• Understand their skills supply. Skills intelligence platforms enable organisations to understand the skills their employees possess. When aggregated, this can provide a view of the skills supply across the organisation. 
  • Make data-led, skills-based decisions. Skills intelligence platforms enable organisations to improve decision-making throughout the talent management lifecycle. 

Broadly speaking, skills intelligence platforms can benefit HR decision-making in 3 ways:

  • They can help identify skills gaps in the workforce and determine how to fill them. 
  • They can help organisations to source, screen, hire, and reskill employees. 
  • They help organisations to make learning and development decisions.  

What are the different types of skills intelligence platform?

With no single platform able to deliver all of these capabilities, the skills tech market has become fragmented, characterised by a number of different categories. The most prominent are: 

  • Hiring. These platforms verify the technical and behavioural skills required for success in a role and then enable employers to identify best-fit candidates. Platforms that enable skills-based hiring include Spotted Zebra and TestGorilla. 
  • Talent sourcing. These platforms assist recruiters by using AI to scan and analyse CVs, extracting relevant information about candidates' skills, experience, and qualifications so that job matches can be made. Eightfold and Beamery are examples of platforms that enable talent sourcing. 
  • Development. These platforms identify career paths for people based on their skills and interests, and/or identify upskilling paths and succession opportunities. Platforms that support skills-based L&D include Degreed.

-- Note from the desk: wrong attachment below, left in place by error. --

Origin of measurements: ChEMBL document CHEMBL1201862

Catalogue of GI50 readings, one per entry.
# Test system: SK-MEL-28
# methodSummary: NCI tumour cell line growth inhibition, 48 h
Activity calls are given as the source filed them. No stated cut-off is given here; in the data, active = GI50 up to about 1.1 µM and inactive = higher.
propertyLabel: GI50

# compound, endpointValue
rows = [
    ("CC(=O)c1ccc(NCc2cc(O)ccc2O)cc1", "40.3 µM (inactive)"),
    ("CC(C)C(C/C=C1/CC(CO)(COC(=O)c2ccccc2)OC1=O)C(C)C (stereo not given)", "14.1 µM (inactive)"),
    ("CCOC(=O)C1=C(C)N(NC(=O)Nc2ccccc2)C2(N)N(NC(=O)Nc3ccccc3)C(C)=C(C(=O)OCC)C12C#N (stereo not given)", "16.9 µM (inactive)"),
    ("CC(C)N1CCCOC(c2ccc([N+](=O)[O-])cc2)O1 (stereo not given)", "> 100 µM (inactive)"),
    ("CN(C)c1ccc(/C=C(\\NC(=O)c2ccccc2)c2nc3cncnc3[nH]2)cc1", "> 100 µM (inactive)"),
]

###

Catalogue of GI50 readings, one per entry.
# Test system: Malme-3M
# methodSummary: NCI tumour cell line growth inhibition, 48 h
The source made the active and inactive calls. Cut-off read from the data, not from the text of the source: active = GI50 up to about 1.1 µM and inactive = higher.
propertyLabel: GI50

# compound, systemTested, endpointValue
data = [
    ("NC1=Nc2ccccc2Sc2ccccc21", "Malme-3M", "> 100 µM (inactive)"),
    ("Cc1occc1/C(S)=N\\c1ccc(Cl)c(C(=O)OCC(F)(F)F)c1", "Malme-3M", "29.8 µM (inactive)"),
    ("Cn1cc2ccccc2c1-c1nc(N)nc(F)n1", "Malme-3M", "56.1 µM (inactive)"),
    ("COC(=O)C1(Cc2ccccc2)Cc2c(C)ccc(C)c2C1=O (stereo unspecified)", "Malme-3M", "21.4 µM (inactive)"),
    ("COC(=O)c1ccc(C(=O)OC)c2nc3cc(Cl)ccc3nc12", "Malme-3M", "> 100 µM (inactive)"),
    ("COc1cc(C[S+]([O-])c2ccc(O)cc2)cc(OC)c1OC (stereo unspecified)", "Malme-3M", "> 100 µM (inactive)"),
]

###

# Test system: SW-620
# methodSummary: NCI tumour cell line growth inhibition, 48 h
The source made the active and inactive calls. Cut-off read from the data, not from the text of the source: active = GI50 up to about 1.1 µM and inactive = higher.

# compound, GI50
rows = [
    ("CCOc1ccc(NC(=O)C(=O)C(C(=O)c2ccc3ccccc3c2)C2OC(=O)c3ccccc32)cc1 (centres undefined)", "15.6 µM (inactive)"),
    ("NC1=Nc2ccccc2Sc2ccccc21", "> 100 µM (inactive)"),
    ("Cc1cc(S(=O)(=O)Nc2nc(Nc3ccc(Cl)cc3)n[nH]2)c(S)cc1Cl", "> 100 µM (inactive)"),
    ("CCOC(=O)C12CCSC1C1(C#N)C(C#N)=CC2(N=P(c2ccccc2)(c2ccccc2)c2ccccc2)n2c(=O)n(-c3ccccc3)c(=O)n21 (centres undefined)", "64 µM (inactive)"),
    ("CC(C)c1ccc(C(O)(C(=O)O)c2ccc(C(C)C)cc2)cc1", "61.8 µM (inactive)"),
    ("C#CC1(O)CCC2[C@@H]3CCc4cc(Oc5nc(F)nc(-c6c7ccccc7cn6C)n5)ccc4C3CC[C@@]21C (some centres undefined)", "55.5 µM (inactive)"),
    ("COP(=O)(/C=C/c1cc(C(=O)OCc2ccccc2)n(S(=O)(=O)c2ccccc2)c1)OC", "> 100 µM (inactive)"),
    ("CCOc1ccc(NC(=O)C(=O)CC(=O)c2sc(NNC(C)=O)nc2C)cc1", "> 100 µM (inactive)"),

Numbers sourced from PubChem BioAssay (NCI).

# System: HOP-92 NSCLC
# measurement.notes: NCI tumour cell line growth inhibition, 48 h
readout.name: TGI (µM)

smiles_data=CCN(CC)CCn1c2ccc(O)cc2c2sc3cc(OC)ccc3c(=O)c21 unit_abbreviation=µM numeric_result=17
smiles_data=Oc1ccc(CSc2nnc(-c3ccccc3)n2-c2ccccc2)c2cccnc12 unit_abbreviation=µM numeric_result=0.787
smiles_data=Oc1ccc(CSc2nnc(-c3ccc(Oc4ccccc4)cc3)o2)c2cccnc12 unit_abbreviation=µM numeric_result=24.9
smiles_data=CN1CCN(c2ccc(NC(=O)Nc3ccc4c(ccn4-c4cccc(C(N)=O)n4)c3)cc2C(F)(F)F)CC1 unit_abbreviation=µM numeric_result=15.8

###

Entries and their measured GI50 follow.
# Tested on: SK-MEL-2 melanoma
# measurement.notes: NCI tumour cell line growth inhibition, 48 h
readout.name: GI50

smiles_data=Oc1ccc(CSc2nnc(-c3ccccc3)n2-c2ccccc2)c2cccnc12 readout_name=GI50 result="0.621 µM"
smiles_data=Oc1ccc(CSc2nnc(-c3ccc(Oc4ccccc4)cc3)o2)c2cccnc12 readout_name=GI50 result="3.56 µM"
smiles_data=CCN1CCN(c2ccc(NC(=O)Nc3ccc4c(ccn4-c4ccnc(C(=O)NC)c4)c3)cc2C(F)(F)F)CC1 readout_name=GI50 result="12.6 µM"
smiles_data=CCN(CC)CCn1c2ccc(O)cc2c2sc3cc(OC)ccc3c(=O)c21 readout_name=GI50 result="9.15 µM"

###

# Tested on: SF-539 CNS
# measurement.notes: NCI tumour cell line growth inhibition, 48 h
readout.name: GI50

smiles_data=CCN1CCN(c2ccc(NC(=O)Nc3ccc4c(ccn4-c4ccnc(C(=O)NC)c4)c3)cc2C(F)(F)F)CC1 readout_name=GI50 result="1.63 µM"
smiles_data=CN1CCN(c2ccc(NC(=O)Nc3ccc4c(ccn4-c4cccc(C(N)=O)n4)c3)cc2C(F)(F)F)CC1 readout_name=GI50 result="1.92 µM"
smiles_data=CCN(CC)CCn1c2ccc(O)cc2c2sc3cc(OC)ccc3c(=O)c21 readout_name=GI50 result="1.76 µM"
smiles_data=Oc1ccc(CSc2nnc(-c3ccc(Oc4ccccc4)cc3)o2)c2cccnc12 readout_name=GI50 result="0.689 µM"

• Reskilling. These platforms enable organisations to match people to opportunities based on skills. As individuals will be retrained in the technical skills required, suitability is gauged by behavioural skill alignment, adjacent skills, and motivation. Spotted Zebra is a platform that enables a skills-based approach to reskilling
  • Internal marketplace. Talent marketplaces use AI to match employees to projects, gigs, and full-time roles within their organisation based on skills. Gloat is an example of this kind of platform. 
  • Workforce planning. By inventorying current workforce skills, and having insight into their skills pipeline, organisations can identify current and future skills gaps, allowing them to source, hire, or develop talent to fill those gaps. Platforms that facilitate skillsforce planning include TechWolf. 
Skills intelligence platform marketplace

If the market wasn’t complicated enough already, just wait until you get under the hood of the various platforms. With a variety of different approaches to data collection and deployment, there are a dizzying array of options. 

Understandably, buyers are crying out for clarity!